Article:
How Is Fault Decided In A Crash?
By Steven M. Gursten, attorney and President of Michigan Auto Law
The police and courts have many resources available to them when they decide how fault is determined in a car accident. The results of their determination will affect who is charged with a criminal or traffic offense and the likelihood of the person injured in a car accident suing the at- fault driver for pain and suffering compensation, medical bills and lost wages.
Ultimately, however, the question of whether a driver was actually at fault is a legal one that a judge will decide if and when a case goes to court.
Accident investigations take place
If you’re involved in a crash, the police officer who arrives on the scene will investigate the scene. They’ll determine who was responsible for causing the crash and write up a report about what happened. You, the at-fault driver and any other drivers, passengers or witnesses must be interviewed, and their statements included in the official police report. Using those statements, the police officer may even draw a diagram of the events that led to the crash.
Accident investigators look at evidence from the scene
Physical evidence from the scene of a crash can be crucial in determining who is responsible for causing the crash. The police officer who arrives at the scene will look for things like skid marks and debris, which can help reconstruct how the crash happened. If your car was hit from behind and there are no skid marks on your side of the street, that could indicate that another driver struck you from behind without braking or slowing down first.
Witnesses are interviewed
Witnesses may include the driver(s) who is responsible for causing the crash, the people injured, occupants of vehicles involved in the crash, and people who were not involved in the accident, but who saw it occur – such as pedestrians, bicyclists and motorcyclists.
The police will ask the witnesses questions about what they saw and heard. The witnesses may also be asked by the police to draw pictures of what they saw, since this helps explain and clarify their statements concerning the accident.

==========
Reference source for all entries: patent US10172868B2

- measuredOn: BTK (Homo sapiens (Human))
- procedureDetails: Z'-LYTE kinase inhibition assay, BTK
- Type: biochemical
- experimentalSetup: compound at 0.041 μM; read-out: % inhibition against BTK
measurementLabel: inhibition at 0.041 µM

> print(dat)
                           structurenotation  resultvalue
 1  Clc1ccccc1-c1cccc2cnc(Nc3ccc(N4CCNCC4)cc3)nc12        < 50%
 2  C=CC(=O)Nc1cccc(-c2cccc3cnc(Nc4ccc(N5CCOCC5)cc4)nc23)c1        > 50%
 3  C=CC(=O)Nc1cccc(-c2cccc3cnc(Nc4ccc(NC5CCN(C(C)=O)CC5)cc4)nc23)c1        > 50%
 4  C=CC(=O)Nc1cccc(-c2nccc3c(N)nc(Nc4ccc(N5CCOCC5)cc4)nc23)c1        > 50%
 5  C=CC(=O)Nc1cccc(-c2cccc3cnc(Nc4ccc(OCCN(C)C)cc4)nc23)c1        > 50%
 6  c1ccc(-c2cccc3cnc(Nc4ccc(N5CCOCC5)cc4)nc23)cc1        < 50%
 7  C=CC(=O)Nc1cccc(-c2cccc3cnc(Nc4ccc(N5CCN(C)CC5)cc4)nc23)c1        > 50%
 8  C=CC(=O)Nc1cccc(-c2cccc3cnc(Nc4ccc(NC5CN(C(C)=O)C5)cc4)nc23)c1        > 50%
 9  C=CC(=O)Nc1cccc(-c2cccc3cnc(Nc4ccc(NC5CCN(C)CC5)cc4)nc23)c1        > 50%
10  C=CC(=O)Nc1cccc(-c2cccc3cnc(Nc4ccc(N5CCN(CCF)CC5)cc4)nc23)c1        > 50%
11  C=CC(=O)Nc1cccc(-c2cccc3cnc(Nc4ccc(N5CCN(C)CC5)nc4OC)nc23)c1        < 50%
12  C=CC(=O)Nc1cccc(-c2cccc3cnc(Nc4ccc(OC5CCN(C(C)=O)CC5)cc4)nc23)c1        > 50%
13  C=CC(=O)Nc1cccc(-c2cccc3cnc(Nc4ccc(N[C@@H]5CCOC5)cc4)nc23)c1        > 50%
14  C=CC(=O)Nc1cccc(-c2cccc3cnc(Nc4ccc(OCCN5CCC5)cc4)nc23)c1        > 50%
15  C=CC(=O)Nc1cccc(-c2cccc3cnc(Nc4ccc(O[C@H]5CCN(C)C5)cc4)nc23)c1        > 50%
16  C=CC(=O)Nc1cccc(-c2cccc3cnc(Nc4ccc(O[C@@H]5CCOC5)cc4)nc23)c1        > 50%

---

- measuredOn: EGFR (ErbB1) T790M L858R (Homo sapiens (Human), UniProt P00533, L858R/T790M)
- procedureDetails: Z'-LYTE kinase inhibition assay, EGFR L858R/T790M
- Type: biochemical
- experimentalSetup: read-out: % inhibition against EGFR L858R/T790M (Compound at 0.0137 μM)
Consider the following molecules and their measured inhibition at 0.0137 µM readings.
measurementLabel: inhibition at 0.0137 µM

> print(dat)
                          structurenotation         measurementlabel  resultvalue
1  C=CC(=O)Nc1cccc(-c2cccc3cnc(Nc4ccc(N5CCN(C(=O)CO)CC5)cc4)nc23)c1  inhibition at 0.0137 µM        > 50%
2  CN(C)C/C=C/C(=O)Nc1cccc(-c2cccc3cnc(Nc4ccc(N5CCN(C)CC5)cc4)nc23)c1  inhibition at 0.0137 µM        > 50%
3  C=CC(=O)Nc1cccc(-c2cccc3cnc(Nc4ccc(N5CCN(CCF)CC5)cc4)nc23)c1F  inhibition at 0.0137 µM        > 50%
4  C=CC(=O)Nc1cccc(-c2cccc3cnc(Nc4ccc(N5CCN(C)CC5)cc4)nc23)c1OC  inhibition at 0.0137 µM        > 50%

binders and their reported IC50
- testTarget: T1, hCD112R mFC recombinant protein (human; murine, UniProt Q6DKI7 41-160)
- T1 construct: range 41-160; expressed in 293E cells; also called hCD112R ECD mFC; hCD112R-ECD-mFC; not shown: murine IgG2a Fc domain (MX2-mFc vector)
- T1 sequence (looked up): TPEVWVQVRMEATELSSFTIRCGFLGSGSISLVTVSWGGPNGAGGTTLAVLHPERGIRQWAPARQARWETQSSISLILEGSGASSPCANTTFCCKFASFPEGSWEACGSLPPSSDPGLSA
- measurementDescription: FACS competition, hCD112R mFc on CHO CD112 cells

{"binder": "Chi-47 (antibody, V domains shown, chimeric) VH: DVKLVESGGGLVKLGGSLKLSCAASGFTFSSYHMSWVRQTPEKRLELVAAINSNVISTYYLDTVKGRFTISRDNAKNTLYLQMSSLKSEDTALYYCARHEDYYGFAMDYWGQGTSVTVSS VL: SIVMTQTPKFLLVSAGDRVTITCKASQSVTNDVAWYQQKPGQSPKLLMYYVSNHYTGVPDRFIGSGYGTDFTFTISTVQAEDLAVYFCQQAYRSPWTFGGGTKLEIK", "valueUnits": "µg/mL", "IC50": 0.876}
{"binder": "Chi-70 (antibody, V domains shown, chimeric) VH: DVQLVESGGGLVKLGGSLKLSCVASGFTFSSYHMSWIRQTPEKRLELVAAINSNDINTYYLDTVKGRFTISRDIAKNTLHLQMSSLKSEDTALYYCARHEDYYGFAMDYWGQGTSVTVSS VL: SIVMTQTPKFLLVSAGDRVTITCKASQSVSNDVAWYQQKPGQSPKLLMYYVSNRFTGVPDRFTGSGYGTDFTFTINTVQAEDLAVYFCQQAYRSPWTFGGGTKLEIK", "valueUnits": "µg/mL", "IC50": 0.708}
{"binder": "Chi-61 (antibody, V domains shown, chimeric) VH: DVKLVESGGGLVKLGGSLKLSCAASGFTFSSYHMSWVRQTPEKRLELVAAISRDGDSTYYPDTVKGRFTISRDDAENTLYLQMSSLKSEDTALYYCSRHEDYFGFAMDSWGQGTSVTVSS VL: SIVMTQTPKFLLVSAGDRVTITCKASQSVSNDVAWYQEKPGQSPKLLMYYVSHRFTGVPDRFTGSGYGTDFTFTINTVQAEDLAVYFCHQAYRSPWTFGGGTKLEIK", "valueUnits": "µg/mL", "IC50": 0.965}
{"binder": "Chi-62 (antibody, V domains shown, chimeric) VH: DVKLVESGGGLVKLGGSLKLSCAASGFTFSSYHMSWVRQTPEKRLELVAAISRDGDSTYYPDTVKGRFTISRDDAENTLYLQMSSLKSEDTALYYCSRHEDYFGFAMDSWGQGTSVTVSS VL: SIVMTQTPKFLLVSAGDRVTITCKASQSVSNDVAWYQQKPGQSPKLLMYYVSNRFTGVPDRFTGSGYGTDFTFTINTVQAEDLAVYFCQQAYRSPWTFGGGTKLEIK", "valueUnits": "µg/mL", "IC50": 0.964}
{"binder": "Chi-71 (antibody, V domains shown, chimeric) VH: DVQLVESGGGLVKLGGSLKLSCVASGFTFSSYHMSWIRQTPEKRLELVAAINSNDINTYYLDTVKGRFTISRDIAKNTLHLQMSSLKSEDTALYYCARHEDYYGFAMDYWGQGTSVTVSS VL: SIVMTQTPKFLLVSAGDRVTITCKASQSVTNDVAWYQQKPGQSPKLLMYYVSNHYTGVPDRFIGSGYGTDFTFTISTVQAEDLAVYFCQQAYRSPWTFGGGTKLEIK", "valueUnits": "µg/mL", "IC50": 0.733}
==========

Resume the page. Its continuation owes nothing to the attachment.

Statements about driving behavior are written down
During the investigation, the police will document witness statements about the driving behavior of the drivers involved in the crash.
Photos and video footage are taken of the accident scene and vehicles involved in the crash
Photos and video will likely be taken by the police to document how the vehicles involved in the crash are positioned; the location of traffic signals and signs; the location and extent of damage to the vehicles involved; and any evidence such as beer cans or liquor bottles that may indicate a driver had been operating under the influence of alcohol.
Police may use experts to reconstruct how the crash happened
In some cases, an accident reconstruction expert is called in to re-create what happened at the scene or what other drivers were doing before or after the accident occurred. An accident reconstruction expert can also be used to determine who caused the crash by evaluating different vehicles’ speeds and positions before impact and determining whether a driver was following too closely or speeding.
In court, experts often give testimony about their findings and conclusions based on those findings.
Accident reconstruction experts may also testify in court as part of a lawsuit where a person who has been injured is seeking compensation and monetary damages from the driver whom the police ticketed for causing the crash.
To decide who’s responsible for causing a crash, the police – and thus the courts – will take into the following evidence: (1) witness statements; (2) photos and video of the crash and/or the crash scene; (3) diagrams; (4) driver behavior; and (5) the opinions of accident reconstruction experts.